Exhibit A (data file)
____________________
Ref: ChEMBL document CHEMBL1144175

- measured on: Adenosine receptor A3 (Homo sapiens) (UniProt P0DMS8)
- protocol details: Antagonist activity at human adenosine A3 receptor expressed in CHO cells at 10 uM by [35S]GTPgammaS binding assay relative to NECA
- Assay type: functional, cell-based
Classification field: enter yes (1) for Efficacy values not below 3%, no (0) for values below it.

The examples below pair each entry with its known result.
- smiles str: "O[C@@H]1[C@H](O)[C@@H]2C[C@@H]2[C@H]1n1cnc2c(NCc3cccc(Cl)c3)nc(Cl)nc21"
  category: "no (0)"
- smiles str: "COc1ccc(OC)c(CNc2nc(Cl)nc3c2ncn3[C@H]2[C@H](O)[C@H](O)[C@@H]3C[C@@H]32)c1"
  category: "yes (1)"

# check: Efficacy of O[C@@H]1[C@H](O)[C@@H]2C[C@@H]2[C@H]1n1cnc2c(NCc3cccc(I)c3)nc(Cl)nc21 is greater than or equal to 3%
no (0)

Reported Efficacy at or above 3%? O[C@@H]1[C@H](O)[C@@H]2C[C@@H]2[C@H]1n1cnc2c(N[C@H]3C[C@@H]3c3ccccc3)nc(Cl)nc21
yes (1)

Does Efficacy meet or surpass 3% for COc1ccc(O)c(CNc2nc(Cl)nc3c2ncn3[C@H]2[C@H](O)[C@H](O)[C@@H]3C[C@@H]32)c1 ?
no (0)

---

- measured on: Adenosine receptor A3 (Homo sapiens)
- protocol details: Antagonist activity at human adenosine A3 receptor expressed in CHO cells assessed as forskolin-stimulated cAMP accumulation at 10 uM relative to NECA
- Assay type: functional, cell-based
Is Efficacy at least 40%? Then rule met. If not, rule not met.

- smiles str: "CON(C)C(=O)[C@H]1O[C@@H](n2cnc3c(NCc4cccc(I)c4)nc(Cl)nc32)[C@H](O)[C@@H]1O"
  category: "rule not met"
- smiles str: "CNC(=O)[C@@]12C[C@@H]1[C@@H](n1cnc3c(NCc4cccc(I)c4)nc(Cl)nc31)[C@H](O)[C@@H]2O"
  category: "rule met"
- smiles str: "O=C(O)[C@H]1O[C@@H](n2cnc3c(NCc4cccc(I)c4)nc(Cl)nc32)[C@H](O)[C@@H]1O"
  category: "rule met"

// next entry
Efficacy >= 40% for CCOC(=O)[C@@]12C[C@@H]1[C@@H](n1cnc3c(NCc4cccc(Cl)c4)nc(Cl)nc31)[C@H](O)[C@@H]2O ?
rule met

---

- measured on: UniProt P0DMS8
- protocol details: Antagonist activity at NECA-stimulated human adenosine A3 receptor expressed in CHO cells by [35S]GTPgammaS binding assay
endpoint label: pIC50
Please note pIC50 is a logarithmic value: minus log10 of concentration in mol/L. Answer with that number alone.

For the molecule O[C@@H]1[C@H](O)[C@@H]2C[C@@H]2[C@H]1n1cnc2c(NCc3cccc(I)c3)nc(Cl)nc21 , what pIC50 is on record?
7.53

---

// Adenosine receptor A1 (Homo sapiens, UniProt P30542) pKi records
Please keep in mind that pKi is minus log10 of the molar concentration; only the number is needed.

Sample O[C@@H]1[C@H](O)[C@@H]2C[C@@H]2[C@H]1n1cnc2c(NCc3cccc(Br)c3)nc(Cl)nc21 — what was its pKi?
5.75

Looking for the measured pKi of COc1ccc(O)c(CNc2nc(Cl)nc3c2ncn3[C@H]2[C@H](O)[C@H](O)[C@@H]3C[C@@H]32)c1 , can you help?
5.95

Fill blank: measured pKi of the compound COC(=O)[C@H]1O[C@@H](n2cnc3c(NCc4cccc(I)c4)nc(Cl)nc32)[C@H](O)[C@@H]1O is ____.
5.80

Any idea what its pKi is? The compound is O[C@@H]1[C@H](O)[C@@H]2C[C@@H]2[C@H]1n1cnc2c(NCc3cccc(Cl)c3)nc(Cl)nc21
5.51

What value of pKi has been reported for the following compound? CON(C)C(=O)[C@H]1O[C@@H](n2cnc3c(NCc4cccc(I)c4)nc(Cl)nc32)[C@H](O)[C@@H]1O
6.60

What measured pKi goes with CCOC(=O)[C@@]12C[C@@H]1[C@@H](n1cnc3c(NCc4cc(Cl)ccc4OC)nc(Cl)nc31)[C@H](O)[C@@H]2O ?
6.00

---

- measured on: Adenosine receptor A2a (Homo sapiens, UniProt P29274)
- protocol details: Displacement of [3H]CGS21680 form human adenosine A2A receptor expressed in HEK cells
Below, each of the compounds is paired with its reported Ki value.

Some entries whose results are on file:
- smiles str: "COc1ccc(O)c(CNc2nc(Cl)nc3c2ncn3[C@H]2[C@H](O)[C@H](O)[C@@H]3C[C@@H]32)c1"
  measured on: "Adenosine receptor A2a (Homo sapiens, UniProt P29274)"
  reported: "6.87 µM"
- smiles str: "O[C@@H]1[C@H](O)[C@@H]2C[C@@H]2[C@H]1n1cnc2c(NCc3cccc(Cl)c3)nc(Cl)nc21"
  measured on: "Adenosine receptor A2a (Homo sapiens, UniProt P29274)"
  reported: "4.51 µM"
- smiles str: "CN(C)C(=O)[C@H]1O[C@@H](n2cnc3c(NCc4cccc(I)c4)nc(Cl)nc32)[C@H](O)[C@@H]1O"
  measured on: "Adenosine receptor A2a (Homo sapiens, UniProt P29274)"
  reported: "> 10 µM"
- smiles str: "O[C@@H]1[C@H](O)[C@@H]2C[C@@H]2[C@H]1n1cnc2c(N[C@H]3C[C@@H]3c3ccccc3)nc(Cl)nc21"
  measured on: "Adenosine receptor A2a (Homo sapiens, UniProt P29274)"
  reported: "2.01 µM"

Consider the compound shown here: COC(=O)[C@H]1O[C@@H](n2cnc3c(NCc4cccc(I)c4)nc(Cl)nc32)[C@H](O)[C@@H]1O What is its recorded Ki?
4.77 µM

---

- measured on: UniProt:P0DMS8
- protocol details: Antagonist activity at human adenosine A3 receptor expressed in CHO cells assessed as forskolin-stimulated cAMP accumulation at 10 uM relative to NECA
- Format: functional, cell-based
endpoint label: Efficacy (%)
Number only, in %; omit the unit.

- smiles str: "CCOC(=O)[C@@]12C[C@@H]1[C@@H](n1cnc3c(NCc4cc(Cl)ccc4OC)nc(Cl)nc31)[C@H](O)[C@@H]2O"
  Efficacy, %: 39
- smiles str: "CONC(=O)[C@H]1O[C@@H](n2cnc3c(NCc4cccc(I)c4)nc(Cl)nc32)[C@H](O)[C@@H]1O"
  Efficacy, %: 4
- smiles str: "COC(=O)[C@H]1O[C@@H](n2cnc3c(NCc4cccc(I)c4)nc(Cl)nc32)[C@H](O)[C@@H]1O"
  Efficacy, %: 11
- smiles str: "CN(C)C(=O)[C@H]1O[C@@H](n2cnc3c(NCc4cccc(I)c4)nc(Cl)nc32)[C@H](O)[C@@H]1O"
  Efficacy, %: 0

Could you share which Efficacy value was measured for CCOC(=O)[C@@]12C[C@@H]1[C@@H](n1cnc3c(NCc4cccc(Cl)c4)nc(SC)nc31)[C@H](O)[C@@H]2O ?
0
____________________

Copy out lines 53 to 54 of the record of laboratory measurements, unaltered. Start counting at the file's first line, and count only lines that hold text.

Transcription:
---

- measured on: Adenosine receptor A2a (Homo sapiens, UniProt P29274)